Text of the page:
The highlights of their best moments are always available on compact discs, perhaps even on real videotapes. When the teammates shout, “Hey, old man” – well, they know it’s for them.
At first glance, American Justin Gatlin and Jamaican Asafa Powell might look like relics from a bygone sprint era. In reality, they’re still in the mix – and not even a one-year postponement of the Tokyo Olympics is going to stop them.
“I’m ready for this year,” Powell told the Associated Press following the IOC’s announcement that the games would be delayed due to the coronavirus. “I must definitely be ready for next year.”
Make no mistake, they are running out of time.
Gatlin will be 39 when the Olympics finally arrive and Powell, who will be 38 in November, will head for the same number. The two men were starting to make a name for themselves on the track before a young phenomenon named Usain Bolt played their first Olympic Games. By the way, Bolt is 33 years old and is happily retired.
Gatlin and Powell are “Jeopardy” questions just waiting to be asked.
The last man to win an Olympic gold medal in the men’s 100m before Bolt? It would be Gatlin.
The last man to hold the 100m world record before Bolt? It would be Powell.
Gatlin won the Olympic Games in 2004. “It feels like five years ago,” he insists.
Powell set a world record in 2007 with a time of 9.74 seconds. Bolt overcame it less than a year later and eventually lowered the brand to its current position of 9.58.
Gatlin and Powell think they could make a different story in 2021. The oldest male 100-meter Olympic champion remains Linford Christie, who was 32 when he won the Barcelona Games in 1992, according to research by the historian Olympic Bill Mallon. As for the oldest Olympic medalist in this event, this distinction belongs to Gatlin, thanks to his silver medal at the Rio 2016 Games.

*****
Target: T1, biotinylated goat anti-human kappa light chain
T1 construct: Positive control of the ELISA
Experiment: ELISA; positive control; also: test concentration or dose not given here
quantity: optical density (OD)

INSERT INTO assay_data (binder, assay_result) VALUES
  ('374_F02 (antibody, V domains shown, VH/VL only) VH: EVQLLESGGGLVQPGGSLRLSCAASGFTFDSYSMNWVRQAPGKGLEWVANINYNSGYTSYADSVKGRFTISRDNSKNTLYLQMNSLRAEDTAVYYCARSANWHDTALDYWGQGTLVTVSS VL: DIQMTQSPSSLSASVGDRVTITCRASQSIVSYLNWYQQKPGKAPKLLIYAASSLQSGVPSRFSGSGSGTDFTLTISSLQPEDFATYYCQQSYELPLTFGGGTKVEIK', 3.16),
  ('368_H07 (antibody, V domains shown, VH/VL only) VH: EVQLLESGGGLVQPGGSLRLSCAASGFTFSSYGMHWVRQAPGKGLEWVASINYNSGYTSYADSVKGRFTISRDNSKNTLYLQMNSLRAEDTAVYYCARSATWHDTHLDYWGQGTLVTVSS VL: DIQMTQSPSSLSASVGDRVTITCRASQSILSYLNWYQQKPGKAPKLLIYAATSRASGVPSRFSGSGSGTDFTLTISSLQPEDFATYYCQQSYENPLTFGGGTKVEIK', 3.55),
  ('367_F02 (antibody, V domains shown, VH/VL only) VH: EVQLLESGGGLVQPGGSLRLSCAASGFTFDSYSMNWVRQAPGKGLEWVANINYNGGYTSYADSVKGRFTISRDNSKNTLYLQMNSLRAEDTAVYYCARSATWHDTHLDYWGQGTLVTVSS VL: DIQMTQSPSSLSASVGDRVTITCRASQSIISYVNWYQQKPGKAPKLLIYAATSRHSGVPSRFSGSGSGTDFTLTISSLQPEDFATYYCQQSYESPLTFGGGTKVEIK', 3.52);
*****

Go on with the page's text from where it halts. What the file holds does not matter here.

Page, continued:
“It’s pretty cool to know that we can stay with these young guys while being competitive,” said Powell. “And be the ones you can count on for the gold medal.”
It’s not for laughs. Gatlin won a silver medal at the world championships last year. Powell, who is in good health after suffering from persistent groin tension and hamstring tightness, said he still did the same repetitions at the same rate as when he was younger.
It will not be easy for thirties. American Christian Coleman won 100 last season at the world championships in Doha and teammate Noah Lyles won 200. Canadian Andre De Grasse has won medals in both, and some consider him, not Gatlin or Powell, the main challenger. None will have reached their 27th birthday by the time the starter pistol fires in Tokyo.
“They are very talented,” said Gatlin. “But sprinting also comes with understanding and learning, wisdom and patience. These are all qualities that you get as you age. “
Life has changed for Gatlin, as it has for everyone, since the COVID-19 pandemic forced the closure of gymnasiums and training centers across the country. He participated in grass workouts in Clermont, Florida, and watched many shows on Netflix.
And yet, there are so many things that have not changed.
Gatlin never really talked about retirement, so we never assumed it would be done, even after the 2020 Olympics ended. He may have thought he would hold out for 2021, when the championships of the world were to take place in Oregon – the first time they were contested on American soil. It would have been an appropriate shipment. But now, maybe this meeting will not take place before 2022.
These issues aside, Gatlin is a little more confident in knowing that he does not have to prepare for the Olympic trials in June or the Olympic track competition, which would have started in August.
“It’s now as usual,” said Gatlin, who returned to the track in 2010 after a four-year doping ban. “I don’t think a year will change anything. … I’m going to rest as much as possible.”
It’s the same plan for Powell, who was the most beloved male sprinter in Jamaica before Bolt – and perhaps also during Bolt’s reign.
“It’s different from not having (Bolt) around,” said Powell, who tested positive for a stimulant in June 2013 and received a ban which was reduced on appeal to six months by the Arbitration Tribunal for Sport . He later sued the manufacturer of the supplement and settled out of court. “He’s just a superstar.”
Despite his world record speed, Powell still lacks an individual gold medal at the Olympics or world championships.
Could 2021 be the year it finally broke through?
Only time will tell.
“I think it will be exciting to even try,” said Powell of the career extension. “Just the challenge and knowing that I have a lot of time to work on certain aspects of my game.”